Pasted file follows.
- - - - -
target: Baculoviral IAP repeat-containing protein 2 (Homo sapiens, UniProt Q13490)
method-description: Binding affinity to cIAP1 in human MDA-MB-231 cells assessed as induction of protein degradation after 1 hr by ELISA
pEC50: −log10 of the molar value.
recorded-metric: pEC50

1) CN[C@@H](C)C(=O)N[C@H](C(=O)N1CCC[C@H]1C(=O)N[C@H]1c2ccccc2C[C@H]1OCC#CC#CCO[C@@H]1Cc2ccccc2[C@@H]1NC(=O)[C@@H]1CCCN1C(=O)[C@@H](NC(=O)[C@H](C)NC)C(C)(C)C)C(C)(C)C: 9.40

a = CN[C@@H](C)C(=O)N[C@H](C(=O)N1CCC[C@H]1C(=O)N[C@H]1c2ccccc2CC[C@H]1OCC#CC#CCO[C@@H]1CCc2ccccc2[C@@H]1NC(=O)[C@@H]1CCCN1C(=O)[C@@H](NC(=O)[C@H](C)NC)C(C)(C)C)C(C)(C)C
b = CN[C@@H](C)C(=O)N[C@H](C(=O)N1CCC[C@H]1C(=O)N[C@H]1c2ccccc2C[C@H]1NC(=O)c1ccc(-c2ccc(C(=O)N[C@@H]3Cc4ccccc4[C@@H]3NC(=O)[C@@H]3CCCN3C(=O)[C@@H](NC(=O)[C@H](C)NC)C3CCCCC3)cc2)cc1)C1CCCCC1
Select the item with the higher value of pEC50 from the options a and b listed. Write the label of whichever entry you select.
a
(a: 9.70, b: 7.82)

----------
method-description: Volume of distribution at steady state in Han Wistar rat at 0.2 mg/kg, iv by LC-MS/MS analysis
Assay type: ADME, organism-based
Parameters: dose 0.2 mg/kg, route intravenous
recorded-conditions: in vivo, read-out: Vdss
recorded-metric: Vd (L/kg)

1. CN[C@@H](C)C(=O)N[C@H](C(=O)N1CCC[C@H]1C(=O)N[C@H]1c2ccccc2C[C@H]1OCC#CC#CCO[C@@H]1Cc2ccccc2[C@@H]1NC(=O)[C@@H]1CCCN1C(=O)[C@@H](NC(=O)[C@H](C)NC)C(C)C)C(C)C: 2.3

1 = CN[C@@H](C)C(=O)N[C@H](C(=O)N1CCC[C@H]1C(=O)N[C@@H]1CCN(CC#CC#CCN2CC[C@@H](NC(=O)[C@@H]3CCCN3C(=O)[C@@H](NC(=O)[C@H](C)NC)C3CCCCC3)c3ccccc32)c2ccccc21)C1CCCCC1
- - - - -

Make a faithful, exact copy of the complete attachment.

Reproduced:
target: Baculoviral IAP repeat-containing protein 2 (Homo sapiens, UniProt Q13490)
method-description: Binding affinity to cIAP1 in human MDA-MB-231 cells assessed as induction of protein degradation after 1 hr by ELISA
pEC50: −log10 of the molar value.
recorded-metric: pEC50

1) CN[C@@H](C)C(=O)N[C@H](C(=O)N1CCC[C@H]1C(=O)N[C@H]1c2ccccc2C[C@H]1OCC#CC#CCO[C@@H]1Cc2ccccc2[C@@H]1NC(=O)[C@@H]1CCCN1C(=O)[C@@H](NC(=O)[C@H](C)NC)C(C)(C)C)C(C)(C)C: 9.40

a = CN[C@@H](C)C(=O)N[C@H](C(=O)N1CCC[C@H]1C(=O)N[C@H]1c2ccccc2CC[C@H]1OCC#CC#CCO[C@@H]1CCc2ccccc2[C@@H]1NC(=O)[C@@H]1CCCN1C(=O)[C@@H](NC(=O)[C@H](C)NC)C(C)(C)C)C(C)(C)C
b = CN[C@@H](C)C(=O)N[C@H](C(=O)N1CCC[C@H]1C(=O)N[C@H]1c2ccccc2C[C@H]1NC(=O)c1ccc(-c2ccc(C(=O)N[C@@H]3Cc4ccccc4[C@@H]3NC(=O)[C@@H]3CCCN3C(=O)[C@@H](NC(=O)[C@H](C)NC)C3CCCCC3)cc2)cc1)C1CCCCC1
Select the item with the higher value of pEC50 from the options a and b listed. Write the label of whichever entry you select.
a
(a: 9.70, b: 7.82)

----------
method-description: Volume of distribution at steady state in Han Wistar rat at 0.2 mg/kg, iv by LC-MS/MS analysis
Assay type: ADME, organism-based
Parameters: dose 0.2 mg/kg, route intravenous
recorded-conditions: in vivo, read-out: Vdss
recorded-metric: Vd (L/kg)

1. CN[C@@H](C)C(=O)N[C@H](C(=O)N1CCC[C@H]1C(=O)N[C@H]1c2ccccc2C[C@H]1OCC#CC#CCO[C@@H]1Cc2ccccc2[C@@H]1NC(=O)[C@@H]1CCCN1C(=O)[C@@H](NC(=O)[C@H](C)NC)C(C)C)C(C)C: 2.3

1 = CN[C@@H](C)C(=O)N[C@H](C(=O)N1CCC[C@H]1C(=O)N[C@@H]1CCN(CC#CC#CCN2CC[C@@H](NC(=O)[C@@H]3CCCN3C(=O)[C@@H](NC(=O)[C@H](C)NC)C3CCCCC3)c3ccccc32)c2ccccc21)C1CCCCC1